- Vegetable fiber. Like those present in cereals, wheat products, bran, whole grain products and in fruits such as bananas and apples, it is one of the most common forms of complex carbohydrates that we consume and that most nourishes us with matter and energy.
- animal proteins. This is what comes from the consumption of animal meat, whether red meat (cow, pork, camelids) or white meat (poultry, fish). It is one of the most abundant and immediate sources of protein and lipids for human beings, although it often does not represent the healthiest model of food (especially in the case of red meat).
- Essential amino acids. As well as vitamins or fatty oils, there are amino acids necessary for the body that we must obtain from food. Eggs, as a source of animal protein, are also a great provider of essential amino acids, which are nothing more than the biological bricks with which enzymes, proteins and other more complex substances are built.
- vegetable proteins. Legumes, grains, soybeans and many fruits are an excellent source of vegetable protein, alternatives to eating meat and its dangerous saturated fats. With these proteins, the body can obtain different material parts for the long term, such as building muscle or growing.
Examples of inorganic nutrients
- Water. As simple as that, water is an inorganic nutrient essential for life, and it is the largest known solvent, which makes up a high percentage (more than 60%) of our bodies. A human being can survive weeks without food, but barely days without drinking water.
- Sodium. This highly reactive and abundant metal on the planet actually makes up our common salt (sodium chloride), and plays a fundamental role in the body in homeostasis and cellular transport (sodium-potassium pump) to maintain a stable alkalinity level. and body acidity.
- Potassium. This is one of the vital salts in the body, along with sodium and magnesium. It is one of the electrolytes, that is, of the substances that exchange the neurotransmitters of the central nervous system and that helps muscle function, including heart function. A recognized source of potassium are bananas (cambour), citrus fruits and grapes.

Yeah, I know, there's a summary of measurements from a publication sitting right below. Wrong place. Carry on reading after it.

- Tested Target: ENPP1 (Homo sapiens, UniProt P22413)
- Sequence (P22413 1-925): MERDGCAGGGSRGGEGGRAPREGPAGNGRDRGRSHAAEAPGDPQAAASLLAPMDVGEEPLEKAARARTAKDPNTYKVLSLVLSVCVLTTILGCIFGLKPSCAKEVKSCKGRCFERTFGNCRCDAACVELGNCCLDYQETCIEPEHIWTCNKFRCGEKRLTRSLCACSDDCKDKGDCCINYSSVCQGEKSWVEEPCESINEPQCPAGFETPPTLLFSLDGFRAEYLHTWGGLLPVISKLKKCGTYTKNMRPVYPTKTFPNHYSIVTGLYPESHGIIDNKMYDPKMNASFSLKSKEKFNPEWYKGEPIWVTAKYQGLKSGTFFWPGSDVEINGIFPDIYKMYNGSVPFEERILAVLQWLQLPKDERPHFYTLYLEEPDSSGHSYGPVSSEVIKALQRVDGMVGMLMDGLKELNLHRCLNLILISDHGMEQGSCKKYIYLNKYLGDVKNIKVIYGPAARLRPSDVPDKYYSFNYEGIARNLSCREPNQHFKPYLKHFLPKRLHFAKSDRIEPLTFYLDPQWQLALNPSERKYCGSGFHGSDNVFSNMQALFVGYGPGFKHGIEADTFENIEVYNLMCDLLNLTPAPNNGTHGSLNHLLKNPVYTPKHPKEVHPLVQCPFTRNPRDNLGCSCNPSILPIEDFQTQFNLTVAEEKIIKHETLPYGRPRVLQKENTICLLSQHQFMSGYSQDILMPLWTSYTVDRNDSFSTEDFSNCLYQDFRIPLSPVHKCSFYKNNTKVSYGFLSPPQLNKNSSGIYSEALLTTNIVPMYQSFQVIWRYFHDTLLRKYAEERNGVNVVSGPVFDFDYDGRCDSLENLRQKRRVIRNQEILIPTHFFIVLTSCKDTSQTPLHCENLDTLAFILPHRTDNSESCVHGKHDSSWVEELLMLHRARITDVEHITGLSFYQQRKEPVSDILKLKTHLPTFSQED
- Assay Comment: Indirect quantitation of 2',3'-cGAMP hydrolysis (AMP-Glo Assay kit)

- Calcium. Mineral responsible for the hardening of bones and their degree of strength, as well as many other metabolic processes, calcium must be consumed in the daily diet through dairy foods or dark green leafy vegetables, such as spinach or asparagus.
- Iodine. Iodine is an abundant element in the sea and in the animals that we extract from the ocean. In fact, people who are allergic to shellfish are usually really allergic to iodine, despite the fact that we all need it for the proper functioning of the thyroid, one of the most important endocrine glands in the body. Vegetable (and less allergenic) sources of iodine are cabbage, cauliflower, Brussels sprouts.
- Iron. The heart of the earth and much of its crust is made of this mineral. In our case, we require it in small doses to build the hemoglobin that carries oxygenated blood to the far reaches of the body, as well as for other important compounds. Known sources of iron in the diet are meat, eggs, dried fruits, and dried beans.
- Match. Closely linked to calcium, this element constitutes about 1% of a person’s total weight, and is part of their bones and teeth, as well as brain chemistry. Its absorption increases in the presence of vitamin C or vitamin A and it can be ingested by eating fish, poultry and dairy products, or nuts.
- Selenium. Antioxidant mineral, which integrates vitamin E, widely studied as a therapy against aging and as a possible therapy to increase male fertility. Meat and fish are their best sources of consumption.
- Manganese. Many cognitive and brain capacities are attributed to the margins of this mineral, such as memory, lucidity and also less mental functions, such as the production of sex hormones, the assimilation of vitamin E and the production of cartilage. It is widely distributed in the dietary universe, but in general, vegetables, meat and dairy products are rich in this element.
- Magnesium. A mineral salt of great importance for the electrolyte balance of the body, along with sodium and potassium. It is necessary in more than 300 biochemical reactions in the body and can be found in sea salt, but also in the bones and in cellular energy dynamics.